Advertisement

Introduction

  • Eveline S. van Leeuwen
Chapter
Part of the Contributions to Economics book series (CE)

Abstract

Taking into account the significant changes and challenges in rural areas and the economic and organizational advantages of towns, it can be expected that towns will become increasingly important for (inter)national policy makers, especially in relation to the decentralization of rural policies. This book aims to answer the following research questions: Can small-and medium-sized towns still be considered as concentration points of economic activities for town and hinterland actors? And should they be the focus point in rural development?

In this book, the multifaceted relationships between town-hinterland and the regional economy will be explored at different spatial levels and for different actors, in particular for households, farms and firms. Furthermore, this book will show an interesting range of analyses, varying from macroeconomic analyses of the local economy in five different countries to the simulation of the total population of one Dutch town at postcode level.

Fresh flowers, cucumbers and strawberries, yesterday picked in Africa, can today be bought in many supermarkets in Europe, swiftly transported by plane. The Internet even allows us to buy these products from the comfort of our own chair, without going outside. The meaning of distance and location is changing very fast. On the other hand, more and more people are searching for authenticity and historical details: traditional costumes, food, and crafts are highly appreciated. In addition, in rural areas, many new developments are taking place. In 1897 Berthelot foresaw that, by the year 2000, the manufacturing of (artificial) food would be independent of the season, rain, drought and frost. To a certain extent he was right, as in many places agriculture has become almost like any other industry; in others this is not (yet) possible or not wanted. The shift from agriculture to industry and services, as well as the urban desire to preserve the idyllic countryside creates a certain tension for local rural actors. The question, however, is: Are they passive victims or active players?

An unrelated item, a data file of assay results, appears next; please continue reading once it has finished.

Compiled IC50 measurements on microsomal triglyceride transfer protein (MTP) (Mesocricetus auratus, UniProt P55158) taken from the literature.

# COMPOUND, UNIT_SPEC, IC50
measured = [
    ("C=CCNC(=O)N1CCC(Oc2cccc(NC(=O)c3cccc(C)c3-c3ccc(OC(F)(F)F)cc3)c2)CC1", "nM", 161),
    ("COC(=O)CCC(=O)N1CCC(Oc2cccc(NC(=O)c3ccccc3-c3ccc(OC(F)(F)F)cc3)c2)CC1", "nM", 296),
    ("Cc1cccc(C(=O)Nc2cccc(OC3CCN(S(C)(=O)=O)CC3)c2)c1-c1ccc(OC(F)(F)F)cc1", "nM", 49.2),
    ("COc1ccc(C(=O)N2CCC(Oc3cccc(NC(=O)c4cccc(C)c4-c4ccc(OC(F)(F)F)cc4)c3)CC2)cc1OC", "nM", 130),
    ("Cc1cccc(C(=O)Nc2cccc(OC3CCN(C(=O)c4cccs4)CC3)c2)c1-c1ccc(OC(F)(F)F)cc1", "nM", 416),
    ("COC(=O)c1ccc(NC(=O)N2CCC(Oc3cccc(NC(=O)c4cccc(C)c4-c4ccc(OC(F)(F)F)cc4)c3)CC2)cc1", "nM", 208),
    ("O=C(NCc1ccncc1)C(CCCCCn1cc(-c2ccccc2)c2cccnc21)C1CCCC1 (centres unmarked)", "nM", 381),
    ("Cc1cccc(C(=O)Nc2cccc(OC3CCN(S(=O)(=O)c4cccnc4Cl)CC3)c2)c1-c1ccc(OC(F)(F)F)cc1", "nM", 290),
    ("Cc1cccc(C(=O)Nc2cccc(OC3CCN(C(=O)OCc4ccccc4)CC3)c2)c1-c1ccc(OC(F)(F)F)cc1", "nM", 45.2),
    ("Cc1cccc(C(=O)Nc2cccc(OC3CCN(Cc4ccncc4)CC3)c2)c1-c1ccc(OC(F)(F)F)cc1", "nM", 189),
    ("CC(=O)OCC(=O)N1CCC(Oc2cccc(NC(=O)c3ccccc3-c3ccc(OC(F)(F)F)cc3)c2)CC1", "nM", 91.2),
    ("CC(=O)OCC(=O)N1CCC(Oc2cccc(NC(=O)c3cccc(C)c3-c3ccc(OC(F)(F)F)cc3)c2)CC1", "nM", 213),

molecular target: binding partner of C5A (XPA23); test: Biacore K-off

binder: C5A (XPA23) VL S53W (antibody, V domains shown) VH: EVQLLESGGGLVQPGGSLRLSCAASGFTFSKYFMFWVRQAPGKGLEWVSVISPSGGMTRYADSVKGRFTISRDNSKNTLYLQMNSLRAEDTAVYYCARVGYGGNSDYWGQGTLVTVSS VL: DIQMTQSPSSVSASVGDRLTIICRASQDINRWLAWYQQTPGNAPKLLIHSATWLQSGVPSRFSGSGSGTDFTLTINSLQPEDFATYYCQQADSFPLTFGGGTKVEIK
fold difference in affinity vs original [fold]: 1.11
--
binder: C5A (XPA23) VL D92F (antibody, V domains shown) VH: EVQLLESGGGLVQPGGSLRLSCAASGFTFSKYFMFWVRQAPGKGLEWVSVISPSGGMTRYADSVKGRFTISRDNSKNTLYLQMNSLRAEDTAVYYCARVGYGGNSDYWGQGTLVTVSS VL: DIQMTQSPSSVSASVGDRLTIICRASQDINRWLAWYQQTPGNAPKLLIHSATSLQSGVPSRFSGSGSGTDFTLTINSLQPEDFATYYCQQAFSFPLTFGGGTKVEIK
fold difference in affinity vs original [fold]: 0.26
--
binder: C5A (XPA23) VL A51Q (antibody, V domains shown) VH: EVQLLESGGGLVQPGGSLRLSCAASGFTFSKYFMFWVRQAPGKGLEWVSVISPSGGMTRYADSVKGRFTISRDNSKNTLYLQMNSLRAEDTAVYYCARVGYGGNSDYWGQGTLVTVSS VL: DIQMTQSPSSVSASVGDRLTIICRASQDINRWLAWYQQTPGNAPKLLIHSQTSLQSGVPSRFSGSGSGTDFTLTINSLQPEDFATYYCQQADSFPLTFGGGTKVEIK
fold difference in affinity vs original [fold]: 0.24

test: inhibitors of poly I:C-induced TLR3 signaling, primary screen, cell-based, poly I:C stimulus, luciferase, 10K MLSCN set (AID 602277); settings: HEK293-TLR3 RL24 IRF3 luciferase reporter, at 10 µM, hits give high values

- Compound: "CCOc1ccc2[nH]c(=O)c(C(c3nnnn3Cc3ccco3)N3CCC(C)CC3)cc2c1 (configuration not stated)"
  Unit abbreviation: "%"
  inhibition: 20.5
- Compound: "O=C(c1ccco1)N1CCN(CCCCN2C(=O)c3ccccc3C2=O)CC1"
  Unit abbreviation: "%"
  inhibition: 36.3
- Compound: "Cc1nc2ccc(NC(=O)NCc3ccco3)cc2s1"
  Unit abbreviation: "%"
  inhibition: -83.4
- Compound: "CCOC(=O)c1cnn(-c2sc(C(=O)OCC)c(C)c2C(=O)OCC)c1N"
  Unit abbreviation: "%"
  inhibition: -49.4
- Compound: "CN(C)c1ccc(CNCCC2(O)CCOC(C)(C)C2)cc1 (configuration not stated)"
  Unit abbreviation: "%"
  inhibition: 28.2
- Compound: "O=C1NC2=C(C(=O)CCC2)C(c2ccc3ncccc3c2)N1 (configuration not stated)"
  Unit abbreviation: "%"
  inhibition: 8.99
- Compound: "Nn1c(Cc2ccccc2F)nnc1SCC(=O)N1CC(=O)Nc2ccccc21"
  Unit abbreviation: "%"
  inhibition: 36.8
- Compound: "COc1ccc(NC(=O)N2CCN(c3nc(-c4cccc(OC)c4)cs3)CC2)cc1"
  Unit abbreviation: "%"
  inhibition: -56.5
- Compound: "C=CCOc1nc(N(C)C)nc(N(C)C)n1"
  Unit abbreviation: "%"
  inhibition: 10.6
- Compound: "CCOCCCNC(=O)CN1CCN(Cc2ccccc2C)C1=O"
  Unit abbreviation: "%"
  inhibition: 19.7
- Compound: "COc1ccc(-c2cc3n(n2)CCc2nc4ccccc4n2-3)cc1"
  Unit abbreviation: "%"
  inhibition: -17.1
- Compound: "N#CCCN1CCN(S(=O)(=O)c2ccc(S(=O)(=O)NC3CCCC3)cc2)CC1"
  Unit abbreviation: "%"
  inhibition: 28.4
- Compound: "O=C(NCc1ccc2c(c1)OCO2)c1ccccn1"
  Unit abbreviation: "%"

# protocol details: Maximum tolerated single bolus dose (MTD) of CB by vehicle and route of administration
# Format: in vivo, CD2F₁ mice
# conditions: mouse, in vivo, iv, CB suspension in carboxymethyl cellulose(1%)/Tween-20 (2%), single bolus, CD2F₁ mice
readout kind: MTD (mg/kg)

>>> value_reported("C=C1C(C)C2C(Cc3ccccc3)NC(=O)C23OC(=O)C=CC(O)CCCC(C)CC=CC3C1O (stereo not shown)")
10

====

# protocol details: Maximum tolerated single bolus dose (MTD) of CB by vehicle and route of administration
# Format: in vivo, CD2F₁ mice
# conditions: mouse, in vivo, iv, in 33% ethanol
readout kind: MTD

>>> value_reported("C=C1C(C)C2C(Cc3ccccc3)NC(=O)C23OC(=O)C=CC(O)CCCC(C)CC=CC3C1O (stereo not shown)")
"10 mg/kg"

Keywords

Tobit Model Multinomial Logit Model Rural Living Social Accounting Matrix Local Household 
These keywords were added by machine and not by the authors. This process is experimental and the keywords may be updated as the learning algorithm improves.

Notes

Acknowledgements

I owe a lot of gratitude to Peter Nijkamp, Piet Rietveld, Teresa de Noronha Vaz and Graham Clarke for their advises and help throughout this research. Furthermore, I would like to thank the Marketowns team for allowing me to use the data collected in the EU-project.

References

  1. Beardsell, M. & Henderson, V. (1999). Spatial evolution in the computer industry in the USA. European Economic Review, 43(2), 431–457.CrossRefGoogle Scholar
  2. Black, D. & Henderson, V. (1999). A theory of urban growth. The Journal of Political Economy, 2(107), 252–285.Google Scholar
  3. Broersma, L. & van Dijk, J. (2008). The effect of congestion and agglomeration on multifactor productivity growth in Dutch regions. Journal of Economic Geography, 8(2), 181–209.CrossRefGoogle Scholar
  4. Champion, A. (1998). Studying counterurbanisation and the population turnaround. In P. Boyle & K. Halfacree (Eds.), Migration into rural areas. Theories and issues. Chichester: Wiley.Google Scholar
  5. Communities, E. (2006). The EU rural development policy 2007–2013. Luxembourg: Office for Official Publications of the European Communities.Google Scholar
  6. DEFRA. (2000). Rural white paper: our countryside: the future – a fair deal for rural England. London: DETR. 176.Google Scholar
  7. DEFRA. (2004). Rural Strategy 2004. London: Defra Publications.Google Scholar
  8. EEAC/RLG/WUR (2007). Website ‘Cap in 27 Member States’, www.rlg.nl/CAP.